writing two integers this time, one for each argument the function
expects.

A *recursive* function is one which uses itself. Consider
calculating the factorial of a given number – the factorial of 4
(written 4! in mathematics), for
example, is 4 × 3 × 2 × 1. Here is a
recursive function to calculate the factorial of a positive number. Note
that it uses itself in its own definition.

` OCaml`

`# let rec factorial a =`

` if a = 1 then 1 else a * factorial (a - 1);;`

`val factorial : int -> int = <fun>`

`# factorial 4;;`

`- : int = 24`

We used ** let rec** instead of

`let`

`factorial 4`

proceed?For the first three steps, the ** else**
part of the conditional expression is chosen, because the argument

`a`

is greater than one. When the argument is equal to one,
we do not use `factorial`

again, but just evaluate to one.
The expression built up of all the multiplications is then evaluated
until a value is reached: this is the result of the whole evaluation. It
is sometimes possible for a recursive function never to finish – what if
we try to evaluate `factorial (-1)`

?The expression keeps expanding, and the recursion keeps going. Helpfully, OCaml tells us what is going on:

` OCaml`

`# let rec factorial a =`

` if a = 1 then 1 else a * factorial (a - 1);;`

`val factorial : int -> int = <fun>`

`# factorial (-1);;`

`Stack overflow during evaluation (looping recursion?).`

This is an example of an error OCaml cannot find by merely looking at the program – it can only be detected during evaluation. Later in the book, we will see how to prevent people who are using our functions from making such mistakes.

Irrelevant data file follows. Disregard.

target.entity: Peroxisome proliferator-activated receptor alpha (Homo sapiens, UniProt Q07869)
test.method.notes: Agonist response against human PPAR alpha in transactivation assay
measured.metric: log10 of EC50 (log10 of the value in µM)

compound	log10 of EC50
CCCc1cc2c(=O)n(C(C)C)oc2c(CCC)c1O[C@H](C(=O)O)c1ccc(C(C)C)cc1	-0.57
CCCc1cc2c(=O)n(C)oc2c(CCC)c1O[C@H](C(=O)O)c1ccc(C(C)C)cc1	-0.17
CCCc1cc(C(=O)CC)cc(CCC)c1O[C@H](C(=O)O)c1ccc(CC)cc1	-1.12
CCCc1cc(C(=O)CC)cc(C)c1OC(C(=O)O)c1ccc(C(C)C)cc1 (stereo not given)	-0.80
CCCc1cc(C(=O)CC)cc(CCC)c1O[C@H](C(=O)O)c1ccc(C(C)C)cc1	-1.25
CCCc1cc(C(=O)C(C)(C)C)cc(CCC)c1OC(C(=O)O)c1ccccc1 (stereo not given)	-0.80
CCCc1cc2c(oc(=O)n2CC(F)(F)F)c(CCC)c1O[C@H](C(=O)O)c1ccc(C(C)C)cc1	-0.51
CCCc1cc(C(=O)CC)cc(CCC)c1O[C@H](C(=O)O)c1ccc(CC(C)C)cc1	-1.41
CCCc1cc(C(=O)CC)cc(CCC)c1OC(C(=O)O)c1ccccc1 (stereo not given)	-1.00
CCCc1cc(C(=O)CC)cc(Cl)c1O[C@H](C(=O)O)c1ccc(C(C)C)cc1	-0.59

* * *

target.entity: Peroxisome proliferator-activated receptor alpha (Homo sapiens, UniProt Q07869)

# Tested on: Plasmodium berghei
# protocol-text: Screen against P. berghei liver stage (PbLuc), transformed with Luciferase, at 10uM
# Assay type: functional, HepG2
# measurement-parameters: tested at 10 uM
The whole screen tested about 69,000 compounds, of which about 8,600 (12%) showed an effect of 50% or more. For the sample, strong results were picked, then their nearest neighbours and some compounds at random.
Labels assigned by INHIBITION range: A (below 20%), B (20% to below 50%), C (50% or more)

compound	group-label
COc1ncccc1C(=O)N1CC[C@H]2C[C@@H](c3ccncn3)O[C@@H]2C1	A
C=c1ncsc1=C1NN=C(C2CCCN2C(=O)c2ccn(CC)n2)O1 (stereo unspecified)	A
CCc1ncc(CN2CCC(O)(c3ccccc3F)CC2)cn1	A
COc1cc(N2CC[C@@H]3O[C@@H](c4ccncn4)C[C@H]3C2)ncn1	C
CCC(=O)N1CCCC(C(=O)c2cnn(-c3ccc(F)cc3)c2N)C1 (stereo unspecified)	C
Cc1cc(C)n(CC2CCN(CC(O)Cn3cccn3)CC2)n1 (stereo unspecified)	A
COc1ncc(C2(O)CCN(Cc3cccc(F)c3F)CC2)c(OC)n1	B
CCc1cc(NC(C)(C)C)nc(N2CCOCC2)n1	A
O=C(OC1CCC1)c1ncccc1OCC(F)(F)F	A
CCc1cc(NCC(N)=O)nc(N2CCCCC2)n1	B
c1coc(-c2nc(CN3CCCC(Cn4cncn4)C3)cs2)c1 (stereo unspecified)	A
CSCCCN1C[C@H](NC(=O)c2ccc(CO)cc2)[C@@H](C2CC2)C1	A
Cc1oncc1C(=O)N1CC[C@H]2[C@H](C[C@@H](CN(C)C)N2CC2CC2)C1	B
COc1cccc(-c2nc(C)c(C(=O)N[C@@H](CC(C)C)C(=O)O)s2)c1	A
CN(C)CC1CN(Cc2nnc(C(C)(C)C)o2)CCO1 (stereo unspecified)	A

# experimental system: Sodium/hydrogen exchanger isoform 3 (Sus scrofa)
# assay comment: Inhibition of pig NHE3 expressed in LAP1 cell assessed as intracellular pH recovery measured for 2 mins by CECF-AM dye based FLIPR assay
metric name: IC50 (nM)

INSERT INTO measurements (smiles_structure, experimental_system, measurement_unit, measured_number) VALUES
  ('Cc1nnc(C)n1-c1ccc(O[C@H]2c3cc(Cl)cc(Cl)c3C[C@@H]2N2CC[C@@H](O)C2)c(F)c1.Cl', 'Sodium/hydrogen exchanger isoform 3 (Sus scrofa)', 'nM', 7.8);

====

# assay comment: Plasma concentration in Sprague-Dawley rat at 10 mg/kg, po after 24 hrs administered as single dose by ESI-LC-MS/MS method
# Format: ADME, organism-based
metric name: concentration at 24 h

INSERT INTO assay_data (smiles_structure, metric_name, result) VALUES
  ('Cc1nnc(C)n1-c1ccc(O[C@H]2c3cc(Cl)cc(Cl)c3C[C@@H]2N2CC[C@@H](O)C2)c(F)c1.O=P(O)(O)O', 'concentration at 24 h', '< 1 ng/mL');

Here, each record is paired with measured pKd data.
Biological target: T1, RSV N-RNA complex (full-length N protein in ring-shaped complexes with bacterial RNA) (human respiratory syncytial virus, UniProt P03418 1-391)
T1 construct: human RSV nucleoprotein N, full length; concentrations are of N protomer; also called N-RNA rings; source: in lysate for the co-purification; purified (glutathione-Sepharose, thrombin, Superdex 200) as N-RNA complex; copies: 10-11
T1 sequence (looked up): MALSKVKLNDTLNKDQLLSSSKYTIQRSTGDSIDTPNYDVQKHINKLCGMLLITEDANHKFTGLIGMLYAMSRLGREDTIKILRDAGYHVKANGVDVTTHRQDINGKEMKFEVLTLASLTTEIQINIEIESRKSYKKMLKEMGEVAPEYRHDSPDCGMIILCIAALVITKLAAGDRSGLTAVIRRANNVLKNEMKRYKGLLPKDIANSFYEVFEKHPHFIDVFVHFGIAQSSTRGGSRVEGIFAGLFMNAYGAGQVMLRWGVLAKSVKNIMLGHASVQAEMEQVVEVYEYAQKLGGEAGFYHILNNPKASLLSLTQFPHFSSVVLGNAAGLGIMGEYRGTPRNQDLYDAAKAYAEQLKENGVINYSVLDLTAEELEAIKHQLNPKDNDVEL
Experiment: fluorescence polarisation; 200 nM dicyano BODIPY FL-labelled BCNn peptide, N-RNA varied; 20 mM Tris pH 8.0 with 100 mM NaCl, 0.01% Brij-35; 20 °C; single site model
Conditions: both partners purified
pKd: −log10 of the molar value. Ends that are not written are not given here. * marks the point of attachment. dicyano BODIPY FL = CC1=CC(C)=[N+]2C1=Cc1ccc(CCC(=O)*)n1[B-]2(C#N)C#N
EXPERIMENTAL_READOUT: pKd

One of the oldest methods for solving a problem (or
*algorithm*) still in common use is Euclid’s algorithm for
calculating the greatest common divisor of two numbers (that is, given
two positive integers *a* and
*b*, finding the biggest
positive integer *c* such that
neither *a*/*c* nor *b*/*c* have a remainder).
Euclid was a Greek mathematician who lived about three centuries before
Christ. Euclid’s algorithm is simple to write as a function with two
arguments:

` OCaml`

`# let rec gcd a b =`

` if b = 0 then a else gcd b (a mod b);;`

`val gcd : int -> int -> int = <fun>`

`# gcd 64000 3456;;`

`- : int = 128`

Here is the evaluation:

Finally, here is a simple function on boolean values. In the previous
chapter, we looked at the `&&`

and `||`

operators which are built in to OCaml. The other important boolean
operator is the `not`

function, which returns the boolean
complement (opposite) of its argument – `true`

if the
argument is `false`

, and vice versa. This is also built in,
but it is easy enough to define ourselves, as a function of type **bool →
bool**.

` OCaml`

`# let not x =`

` if x then false else true;;`

`val not : bool -> bool = <fun>`

`# not true;;`

`- : bool = false`

Almost every program we write will involve functions such as these,
and many larger ones too. In fact, languages like OCaml are often called
*functional languages*.

Write a function which multiplies a given number by ten. What is its type?

Write a function which returns

`true`

if both of its arguments are non-zero, and`false`

otherwise. What is the type of your function?Write a recursive function which, given a number

*n*, calculates the sum 1 + 2 + 3 + … +*n*. What is its type?Write a function

`power x n`

which raises`x`

to the power`n`

. Give its type.Write a function

`isconsonant`

which, given a lower-case character in the range`’a’`

…`’z’`

, determines if it is a consonant.What is the result of the expression

`let`

`x = 1`

`in`

`let`

`x = 2`

`in`

`x + x`

?Can you suggest a way of preventing the non-termination of the

`factorial`

function in the case of a zero or negative argument?